Birmingham New Street station’s transformation is one of the most stunning achievements of recent time
Birmingham New Street Station
Mace working in partnership with Network Rail and Atkins
Challenges don’t come much bigger than those that afflicted the rebuilding of Birmingham New Street Station. The 1960s terminus was voted Britain’s worst station in 2014, yet, as the UK’s busiest station outside London, it had to remain open during the work. Much of the station was underground. All of which identifies New Street’s transformation as one of the most stunning design, engineering and construction achievements of recent times. Some 13,500 tonnes of concrete were demolished and almost 60 flights of stairs, lifts and escalators installed during the project.
Albert Sloman Library and Silberrad Student Centre
Entered by: Patel Taylor
Brutalism is not often an easy style for new architecture to complement. But Patel Taylor’s additions to the University of Essex accomplish this with sensitivity, merging perfectly with their 1960s backdrop. Two buildings have been created: the first is a student centre with a pavilion-like elegance that works with its lakefront setting. The second, the library, evokes the strident monumentality of the original blocks.
Turner & Townsend
Few projects could ask for a more prestigious accolade than being opened by The Queen on the day she became the longest serving monarch in British history. But the honour is a fitting reflection of the determination and expertise required to complete a project of this scale. The £294m 30-mile Borders Railway links Tweedbank to Edinburgh, the longest domestic rail line to open in the UK for a century. It required a Herculean engineering effort, with 42 bridges built and 50km of fencing put up.
City of Glasgow College, Riverside Campus
Michael Laird Architects / Reiach and Hall Architects
The Riverside Campus of the City of Glasgow College is sandwiched between the Gorbals district and the River Clyde, which still retains stretches of post-industrial blight. The project delivers physical regeneration by creating a building of architectural excellence that revitalises its locale, by the use of a colonnade that is threaded through the scheme’s individual blocks as well as the local streetscape. It also provides social regeneration as a beacon for local learning.
Foster + Partners
Crossrail has been such a prominent feature of public and political debate for so long that it is possible to feel almost nonchalant about the enormity of its significance. Crossrail Place is the first element to open and a reminder of the project’s achievement. Built over what will be Canary Wharf station when the Elizabeth line opens in 2018, Crossrail Place is a vast tubular funnel that provides garden, retail and leisure space above platforms. Submerged under a 310m long ETFE and timber lattice roof, the space is open at each end offering spectacular views.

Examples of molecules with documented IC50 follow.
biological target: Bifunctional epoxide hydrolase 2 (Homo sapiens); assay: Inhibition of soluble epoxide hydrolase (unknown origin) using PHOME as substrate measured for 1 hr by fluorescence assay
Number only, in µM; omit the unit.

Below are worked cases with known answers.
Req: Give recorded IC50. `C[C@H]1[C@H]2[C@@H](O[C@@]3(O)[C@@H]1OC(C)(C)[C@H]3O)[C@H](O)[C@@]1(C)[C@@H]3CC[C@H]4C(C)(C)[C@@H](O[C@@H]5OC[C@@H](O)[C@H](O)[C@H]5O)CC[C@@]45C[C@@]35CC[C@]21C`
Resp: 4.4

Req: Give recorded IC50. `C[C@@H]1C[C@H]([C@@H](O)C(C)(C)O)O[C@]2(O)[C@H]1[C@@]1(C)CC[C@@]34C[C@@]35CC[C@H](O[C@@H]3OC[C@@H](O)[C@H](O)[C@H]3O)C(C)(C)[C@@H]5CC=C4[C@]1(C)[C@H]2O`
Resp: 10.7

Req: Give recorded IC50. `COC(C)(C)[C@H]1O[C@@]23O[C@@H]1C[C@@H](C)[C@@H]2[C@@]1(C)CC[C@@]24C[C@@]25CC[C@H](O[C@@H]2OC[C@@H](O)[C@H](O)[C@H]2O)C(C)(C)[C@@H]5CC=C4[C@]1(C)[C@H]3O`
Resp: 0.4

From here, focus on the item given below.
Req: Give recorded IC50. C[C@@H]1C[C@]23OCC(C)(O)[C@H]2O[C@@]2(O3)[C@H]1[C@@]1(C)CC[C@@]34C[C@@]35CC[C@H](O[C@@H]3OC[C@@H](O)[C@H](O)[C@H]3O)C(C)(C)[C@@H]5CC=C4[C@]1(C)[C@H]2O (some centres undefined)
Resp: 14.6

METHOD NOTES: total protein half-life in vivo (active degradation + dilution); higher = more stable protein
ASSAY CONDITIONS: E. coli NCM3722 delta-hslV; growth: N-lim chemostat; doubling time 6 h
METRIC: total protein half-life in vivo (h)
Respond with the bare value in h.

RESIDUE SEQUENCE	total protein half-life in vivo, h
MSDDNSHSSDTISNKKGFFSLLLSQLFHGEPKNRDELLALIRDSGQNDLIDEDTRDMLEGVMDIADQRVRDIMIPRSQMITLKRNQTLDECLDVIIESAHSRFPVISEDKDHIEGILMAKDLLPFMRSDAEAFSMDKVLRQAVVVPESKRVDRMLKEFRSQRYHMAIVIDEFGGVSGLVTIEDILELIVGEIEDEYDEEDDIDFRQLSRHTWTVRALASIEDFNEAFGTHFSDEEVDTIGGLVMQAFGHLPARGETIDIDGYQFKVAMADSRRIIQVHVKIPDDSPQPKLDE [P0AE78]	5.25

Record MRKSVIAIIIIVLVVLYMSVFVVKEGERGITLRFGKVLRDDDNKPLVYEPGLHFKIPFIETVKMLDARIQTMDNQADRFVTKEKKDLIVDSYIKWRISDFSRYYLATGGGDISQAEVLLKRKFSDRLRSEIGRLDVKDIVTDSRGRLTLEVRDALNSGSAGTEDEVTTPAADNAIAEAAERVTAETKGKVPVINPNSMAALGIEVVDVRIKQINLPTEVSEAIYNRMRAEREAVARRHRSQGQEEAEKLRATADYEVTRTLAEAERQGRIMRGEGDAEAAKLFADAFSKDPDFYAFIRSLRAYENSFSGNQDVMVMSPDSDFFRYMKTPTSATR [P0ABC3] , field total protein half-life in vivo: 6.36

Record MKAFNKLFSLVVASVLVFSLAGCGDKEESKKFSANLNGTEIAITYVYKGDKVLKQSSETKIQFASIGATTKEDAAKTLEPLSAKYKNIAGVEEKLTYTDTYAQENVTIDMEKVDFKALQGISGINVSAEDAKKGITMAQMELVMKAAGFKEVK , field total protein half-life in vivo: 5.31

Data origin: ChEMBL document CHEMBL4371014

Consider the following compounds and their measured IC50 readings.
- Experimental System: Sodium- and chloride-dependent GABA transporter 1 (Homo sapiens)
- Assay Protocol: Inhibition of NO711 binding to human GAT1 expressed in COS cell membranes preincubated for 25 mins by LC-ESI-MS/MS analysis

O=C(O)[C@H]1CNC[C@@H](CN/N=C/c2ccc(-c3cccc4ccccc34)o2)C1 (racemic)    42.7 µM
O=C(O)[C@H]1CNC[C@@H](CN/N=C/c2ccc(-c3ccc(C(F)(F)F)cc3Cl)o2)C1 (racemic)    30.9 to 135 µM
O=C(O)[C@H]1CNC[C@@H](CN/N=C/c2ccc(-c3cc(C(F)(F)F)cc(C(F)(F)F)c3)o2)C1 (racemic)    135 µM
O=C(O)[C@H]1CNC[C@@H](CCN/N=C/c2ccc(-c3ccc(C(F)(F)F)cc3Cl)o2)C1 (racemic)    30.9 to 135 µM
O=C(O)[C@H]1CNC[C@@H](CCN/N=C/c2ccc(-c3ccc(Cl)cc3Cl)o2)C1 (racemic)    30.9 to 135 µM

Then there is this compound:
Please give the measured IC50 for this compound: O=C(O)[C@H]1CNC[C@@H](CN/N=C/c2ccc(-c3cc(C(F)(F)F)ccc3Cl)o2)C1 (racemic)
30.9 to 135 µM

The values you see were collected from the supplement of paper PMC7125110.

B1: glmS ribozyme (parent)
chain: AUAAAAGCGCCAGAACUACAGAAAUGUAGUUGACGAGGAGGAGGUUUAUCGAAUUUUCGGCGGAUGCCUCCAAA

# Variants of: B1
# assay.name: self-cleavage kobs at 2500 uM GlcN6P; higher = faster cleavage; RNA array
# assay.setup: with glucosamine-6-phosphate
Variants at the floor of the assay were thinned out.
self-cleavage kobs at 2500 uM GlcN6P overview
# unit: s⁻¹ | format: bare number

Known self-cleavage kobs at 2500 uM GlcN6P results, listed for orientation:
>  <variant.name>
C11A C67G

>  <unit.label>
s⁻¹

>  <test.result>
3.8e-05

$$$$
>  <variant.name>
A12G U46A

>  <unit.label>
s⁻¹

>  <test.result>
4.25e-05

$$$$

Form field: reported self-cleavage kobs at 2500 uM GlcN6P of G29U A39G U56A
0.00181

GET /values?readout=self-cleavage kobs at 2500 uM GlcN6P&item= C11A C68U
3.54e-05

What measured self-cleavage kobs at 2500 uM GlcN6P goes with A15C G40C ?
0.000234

Plymouth School of Creative Arts
Feilden Clegg Bradley Studios
Architect Feilden Clegg Bradley has carved a niche for itself as a designer of superlative education buildings and this school is no exception. Taking its cue from its brownfield site in a formerly industrial area, the building sports a ribbed metallic envelope and simple, linear massing. But a clue to the radical teaching strategies inside is evident in its red cladding, a nod to the colours adopted on the nearby dockyard and harbour sites. The school provides a fully immersive learning environment designed to stimulate creativity.
Sainsbury Wellcome Centre for Neural Circuits and Behaviour at University College London
Ian Ritchie Architects
This building matches scientific excellence with high quality architecture. The new 14,000m2 facility provides adaptable neuroscience teaching and lab space. With a brief tested by a historic context protected by two conservation areas, the building’s rippled glass facade mitigates its impact on the surrounding area. Scientists are encouraged to write on the internal glass surface, essentially a giant whiteboard devised to stimulate discussion.
The Francis Crick Institute
Turner & Townsend
The Francis Crick Institute in London is the largest medical research facility of its kind in Europe, and one of the biggest in the world. Conceived on a gigantic scale, it has a 130m-long full-height central atrium resembling a cathedral nave. Air ducts are large enough to accommodate a London double-decker bus and flues are wide and long enough to host a fleet of transit vans. Of its 12 levels, four are underground. All of this has been achieved on a residential inner-city site next to St Pancras.
The Whitworth Art Gallery
The Whitworth Art Gallery in Manchester is more than an extension to a formerly tired cultural institution. It is a reimagining of what an art gallery is that breathes new life not just into the building itself, but also the surrounding area. Redesigned galleries reveal formerly hidden Victorian glories behind which a network of services have been threaded. Impressively, the gallery is naturally ventilated. Culturally-led regeneration is rarely achieved with this success.
Piercy & Company
Office architecture is not commonly associated with inspirational design, but Turnmill bucks the trend. Built on the site of a former nightclub from which it takes its name, the project marks an expansion of office space into a part of London identified with creative industries – and sets a benchmark for how the two can be combined. The facade, featuring handmade bricks, is a well-judged application of the local light-industrial context onto a standardised commercial template.